Concrete Diagnostics - Concrete Testing
Non Destructive Testing
Ground Penetrating Radar concrete x-ray
Non Destructive Testing unsing Ground Penetrating Radar
Exit Point Location
Service Location
Concrete Slab Thickness
Concrete Testing - Concrete Cover
Concrete Scanning
Non Destructive Testing for Concrete Strength
Concrete Testing
Concrete Testing - Chloride Testing
Concrete Testing - Carbonation of Concrete
Concrete Testing - Sulphate Testing
Concrete Testing - Marine
Strength of Concrete
Compressive Strength of Concrete
Strength of Concrete - schmidt hammer
Non Destructive Testing for Concrete Strength
Corrosion Surveys, Concrete Cancer and spalling. GPR "concrete x-ray"
Concrete Testing - Concrete Fire
Online Brochures
Concrete Testing - Concrete Fire
Contact - GPR "concrete x-ray"
Areas Serviced
Concrete Diagnostics - Online Blog
Picture Gallery

Concrete Diagnostics and High-dynamic-range (HDR) imaging.

Concrete Diagnostics now use a technique called High-dynamic-range (HDR) imaging to reduce the loss of detail in bright or dark areas of photographs.

What is HDR?

HDR is a photography technique to increase the dynamic light range of a photograph. This technique can be used in areas where there are varying intensities of light. For example a concrete wall or floor that is half in shade and the other half exposed to bright sunlight.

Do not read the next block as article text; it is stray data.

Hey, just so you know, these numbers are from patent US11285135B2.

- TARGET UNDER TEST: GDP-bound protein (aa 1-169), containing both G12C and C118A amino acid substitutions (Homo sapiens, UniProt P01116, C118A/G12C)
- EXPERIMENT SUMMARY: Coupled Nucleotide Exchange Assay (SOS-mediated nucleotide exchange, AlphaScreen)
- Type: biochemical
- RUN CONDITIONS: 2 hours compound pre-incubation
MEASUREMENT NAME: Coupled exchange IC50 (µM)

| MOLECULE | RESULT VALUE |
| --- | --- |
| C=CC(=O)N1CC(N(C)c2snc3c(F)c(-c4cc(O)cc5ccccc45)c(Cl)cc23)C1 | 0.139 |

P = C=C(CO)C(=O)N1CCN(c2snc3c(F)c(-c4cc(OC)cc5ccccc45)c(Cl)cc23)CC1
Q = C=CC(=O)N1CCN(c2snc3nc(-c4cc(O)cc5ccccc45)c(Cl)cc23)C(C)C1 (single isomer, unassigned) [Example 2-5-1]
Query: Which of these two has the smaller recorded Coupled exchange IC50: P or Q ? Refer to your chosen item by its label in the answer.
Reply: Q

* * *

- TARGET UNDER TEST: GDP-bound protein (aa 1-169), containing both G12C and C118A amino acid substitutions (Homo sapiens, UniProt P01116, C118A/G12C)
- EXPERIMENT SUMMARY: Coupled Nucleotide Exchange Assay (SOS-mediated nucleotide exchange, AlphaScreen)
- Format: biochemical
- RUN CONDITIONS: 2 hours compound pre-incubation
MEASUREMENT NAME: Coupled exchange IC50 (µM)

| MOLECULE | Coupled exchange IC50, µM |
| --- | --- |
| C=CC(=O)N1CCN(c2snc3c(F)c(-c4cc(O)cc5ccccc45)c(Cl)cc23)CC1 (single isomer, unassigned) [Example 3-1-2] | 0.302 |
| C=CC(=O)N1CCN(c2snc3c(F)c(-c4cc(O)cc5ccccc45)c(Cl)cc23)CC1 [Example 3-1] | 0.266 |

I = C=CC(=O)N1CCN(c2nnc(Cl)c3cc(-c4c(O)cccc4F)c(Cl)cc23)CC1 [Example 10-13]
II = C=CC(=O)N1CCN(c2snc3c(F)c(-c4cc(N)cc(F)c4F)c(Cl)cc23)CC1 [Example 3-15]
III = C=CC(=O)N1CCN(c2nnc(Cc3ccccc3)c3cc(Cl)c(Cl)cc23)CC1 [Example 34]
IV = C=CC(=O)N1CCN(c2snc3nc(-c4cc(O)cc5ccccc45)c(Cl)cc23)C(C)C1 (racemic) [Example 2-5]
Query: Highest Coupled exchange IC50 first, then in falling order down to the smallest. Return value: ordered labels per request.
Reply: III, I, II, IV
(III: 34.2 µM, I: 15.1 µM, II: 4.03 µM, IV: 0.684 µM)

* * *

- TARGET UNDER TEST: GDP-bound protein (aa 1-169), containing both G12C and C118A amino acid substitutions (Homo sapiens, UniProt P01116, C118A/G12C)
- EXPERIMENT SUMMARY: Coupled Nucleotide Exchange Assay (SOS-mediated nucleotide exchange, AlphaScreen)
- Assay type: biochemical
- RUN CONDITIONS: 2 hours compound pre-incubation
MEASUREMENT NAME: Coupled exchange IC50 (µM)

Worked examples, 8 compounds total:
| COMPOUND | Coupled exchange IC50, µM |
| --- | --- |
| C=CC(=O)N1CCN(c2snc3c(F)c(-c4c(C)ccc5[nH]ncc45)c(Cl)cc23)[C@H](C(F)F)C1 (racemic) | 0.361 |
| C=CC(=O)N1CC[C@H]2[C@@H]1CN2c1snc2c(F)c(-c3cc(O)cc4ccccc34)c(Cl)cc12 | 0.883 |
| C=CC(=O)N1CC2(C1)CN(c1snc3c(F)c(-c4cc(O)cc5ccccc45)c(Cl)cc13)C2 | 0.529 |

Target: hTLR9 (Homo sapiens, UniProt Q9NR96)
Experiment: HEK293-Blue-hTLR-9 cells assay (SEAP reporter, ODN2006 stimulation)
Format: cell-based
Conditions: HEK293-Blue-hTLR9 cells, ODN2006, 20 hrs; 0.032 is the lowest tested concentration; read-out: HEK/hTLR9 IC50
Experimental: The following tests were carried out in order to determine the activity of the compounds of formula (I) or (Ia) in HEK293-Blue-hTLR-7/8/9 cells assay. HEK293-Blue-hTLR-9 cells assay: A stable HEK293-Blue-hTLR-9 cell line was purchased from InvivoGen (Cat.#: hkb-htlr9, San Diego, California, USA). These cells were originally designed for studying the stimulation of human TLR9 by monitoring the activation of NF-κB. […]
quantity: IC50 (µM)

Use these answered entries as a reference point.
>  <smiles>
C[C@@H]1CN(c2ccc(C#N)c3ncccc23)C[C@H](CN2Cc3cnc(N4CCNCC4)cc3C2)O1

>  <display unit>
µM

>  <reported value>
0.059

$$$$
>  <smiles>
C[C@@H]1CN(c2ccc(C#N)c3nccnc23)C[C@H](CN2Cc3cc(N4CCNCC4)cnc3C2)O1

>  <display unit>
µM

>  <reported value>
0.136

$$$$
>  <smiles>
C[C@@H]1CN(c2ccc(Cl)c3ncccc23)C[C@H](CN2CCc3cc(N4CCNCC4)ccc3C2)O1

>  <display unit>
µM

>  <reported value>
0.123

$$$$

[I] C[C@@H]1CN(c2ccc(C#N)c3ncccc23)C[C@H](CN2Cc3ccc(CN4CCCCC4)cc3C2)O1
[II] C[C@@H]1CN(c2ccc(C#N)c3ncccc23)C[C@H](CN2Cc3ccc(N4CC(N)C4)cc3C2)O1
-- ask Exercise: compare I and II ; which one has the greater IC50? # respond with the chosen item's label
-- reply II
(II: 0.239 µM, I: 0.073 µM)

Normal photography would lack detail in either the bright or dark areas of the photograph due to exposure limitations. This leads to one half of the image being over or under exposed and the detail lost in the digital pixels.

HDR requires specialised cameras that can take multiple photographs of the same area at different exposure settings. Then with the assistance of software these images can be combined into one image to produce a HDR image that has detail in both the bright and dark areas of the photograph.

To the right is an example of the technique and to add interest the example contains a dark foreground (the ship wreck) with a bright background (the sky).

The top image has been exposed to give detail in the ship wreck (the dark area), as you can see the sky has no detail and the pixles are not recoverable.

The middle image has been exposed to give detail in the sky (the bright area), as you can see the ship wreck has no detail and the pixles if they could be recovered would contain a large amount of noise.

The bottom image is a HDR image of several photographs at different exposure settings. As you can see both the ship wreck (the dark area) and the sky (the bright area) both have detail. This technique works the same for a concrete wall exposed to bright sunlight and dark shadows.

As with any technique there are situations where this may not work and the technique is not included in Concrete Diagnostics basic reporting fees. For more information please feel free to contact Concrete Diagnostics on 0458 772 327


High-dynamic-range (HDR) imaging